By  on July 13, 2006

LONDON — Streetwear label Buddhist Punk is making the most of its musical roots, from designing a line of rock T-shirts to putting its own spin on the Fender Stratocaster guitar.

The six-year-old line first made its name creating a capsule collection for the Rolling Stones' tour in 2002, complete with prints of the band on T-shirts, vests and dresses. Since then, the label's higher-end line went on to show in Los Angeles and New York before returning to London for the fall 2007 collection.

Now Rupert Meaker, co-founder of the company, wants to honor the label's punk spirit and democratize its appeal. Meaker has launched House of the Gods, a diffusion line of cotton and jersey T-shirts, denim vests and military jackets that previewed last week at Barcelona's Bread and Butter Fair. The line's wholesale prices range from $26 for a T-shirt to $33 for a jersey dress and $70 for a military jacket.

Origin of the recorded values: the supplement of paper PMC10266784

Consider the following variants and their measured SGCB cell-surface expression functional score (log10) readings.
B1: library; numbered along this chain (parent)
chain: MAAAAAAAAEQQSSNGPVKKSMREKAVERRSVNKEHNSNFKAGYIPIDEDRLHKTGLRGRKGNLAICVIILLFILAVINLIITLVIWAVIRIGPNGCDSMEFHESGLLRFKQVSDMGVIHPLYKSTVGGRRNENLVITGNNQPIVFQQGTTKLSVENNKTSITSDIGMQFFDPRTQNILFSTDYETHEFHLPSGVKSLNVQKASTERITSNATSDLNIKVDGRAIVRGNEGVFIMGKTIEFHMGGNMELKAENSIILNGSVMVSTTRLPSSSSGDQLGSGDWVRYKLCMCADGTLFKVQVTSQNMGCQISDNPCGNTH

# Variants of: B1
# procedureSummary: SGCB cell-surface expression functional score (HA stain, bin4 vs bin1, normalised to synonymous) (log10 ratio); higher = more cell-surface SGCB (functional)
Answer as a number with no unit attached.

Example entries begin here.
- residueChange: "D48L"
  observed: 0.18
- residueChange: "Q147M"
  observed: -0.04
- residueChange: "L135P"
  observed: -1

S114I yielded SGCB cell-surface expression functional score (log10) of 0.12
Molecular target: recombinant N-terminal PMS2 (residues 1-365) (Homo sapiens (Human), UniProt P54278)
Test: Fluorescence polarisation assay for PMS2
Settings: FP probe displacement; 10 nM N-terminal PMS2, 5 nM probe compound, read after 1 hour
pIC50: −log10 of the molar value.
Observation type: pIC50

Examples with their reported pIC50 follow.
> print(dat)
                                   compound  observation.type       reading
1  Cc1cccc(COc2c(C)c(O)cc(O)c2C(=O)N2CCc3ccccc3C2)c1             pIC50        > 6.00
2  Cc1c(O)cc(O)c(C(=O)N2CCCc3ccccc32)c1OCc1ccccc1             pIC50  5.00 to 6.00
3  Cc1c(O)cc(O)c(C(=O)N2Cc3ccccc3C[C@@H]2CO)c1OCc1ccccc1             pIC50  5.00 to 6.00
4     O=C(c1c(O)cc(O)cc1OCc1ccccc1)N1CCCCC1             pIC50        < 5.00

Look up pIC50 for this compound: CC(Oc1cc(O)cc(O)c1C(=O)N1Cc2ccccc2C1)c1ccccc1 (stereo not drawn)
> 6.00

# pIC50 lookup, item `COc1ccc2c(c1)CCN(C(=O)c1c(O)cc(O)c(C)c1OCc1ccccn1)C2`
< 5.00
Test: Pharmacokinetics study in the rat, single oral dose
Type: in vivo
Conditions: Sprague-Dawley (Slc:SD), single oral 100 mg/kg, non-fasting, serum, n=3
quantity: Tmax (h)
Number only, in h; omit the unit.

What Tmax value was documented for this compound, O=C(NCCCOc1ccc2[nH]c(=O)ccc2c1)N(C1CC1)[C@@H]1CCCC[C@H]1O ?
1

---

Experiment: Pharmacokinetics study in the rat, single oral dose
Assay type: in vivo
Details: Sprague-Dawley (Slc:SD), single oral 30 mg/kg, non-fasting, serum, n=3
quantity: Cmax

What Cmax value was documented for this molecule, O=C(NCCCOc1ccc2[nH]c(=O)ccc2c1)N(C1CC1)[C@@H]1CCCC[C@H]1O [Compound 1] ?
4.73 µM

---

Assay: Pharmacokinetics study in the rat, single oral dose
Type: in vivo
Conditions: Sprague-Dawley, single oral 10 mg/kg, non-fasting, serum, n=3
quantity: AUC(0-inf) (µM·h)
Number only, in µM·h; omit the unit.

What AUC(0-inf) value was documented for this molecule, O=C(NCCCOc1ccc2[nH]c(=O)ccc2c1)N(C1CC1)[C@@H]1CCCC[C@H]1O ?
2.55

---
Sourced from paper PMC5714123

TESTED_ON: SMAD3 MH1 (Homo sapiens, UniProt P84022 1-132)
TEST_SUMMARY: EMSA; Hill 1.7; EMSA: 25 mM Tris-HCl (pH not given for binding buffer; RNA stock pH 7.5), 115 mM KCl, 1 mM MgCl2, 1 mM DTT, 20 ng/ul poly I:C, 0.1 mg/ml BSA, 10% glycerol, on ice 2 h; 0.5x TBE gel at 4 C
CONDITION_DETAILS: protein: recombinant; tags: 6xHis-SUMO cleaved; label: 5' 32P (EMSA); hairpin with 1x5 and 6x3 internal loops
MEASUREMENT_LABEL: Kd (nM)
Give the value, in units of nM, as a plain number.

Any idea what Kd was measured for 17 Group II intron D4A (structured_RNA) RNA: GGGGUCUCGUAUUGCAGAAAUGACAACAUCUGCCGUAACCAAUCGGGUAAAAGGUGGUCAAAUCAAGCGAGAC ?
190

"A mainline Buddhist Punk T-shirt retails from about $110, which is out of reach for most consumers," Meaker said. "The House of the Gods line will have simple pieces, but there are a lot of design features there — it doesn't look like it has come off a production line. It has a hand-made feel."

Meaker added that the diffusion line, which will launch a capsule range for fall, will also enable the label to produce more editorial pieces for the mainline collection, which is by British designers Adam Entwistle and Emma Hales.

The mainline collection, which for fall features stripy cotton dresses to metallic dresses and felt appliquéd skirts, retails in Harrods, Harvey Nichols and Selfridges in London and Dover Street Market, and Fred Segal and Kitson in Los Angeles. Prices range from $110 for a cotton T-shirt to $451 for a silk dress with sequined embellishment.

Along with continuing to collaborate with the Rolling Stones on their Bigger Bang world tour, the label was tapped to design a Fender Stratocaster for Rock Chic, a charitable program that raises money through collaborations with David LaChapelle, Philippe Starck and Hedi Slimane, among others. Buddhist Punk's guitar, with an intricate Arabic print, was inspired by Jimi Hendrix.

"We thought it was perfect as he was the best-known Fender guitarist of all time. We even wrote a message to him inside the guitar," Meaker said.

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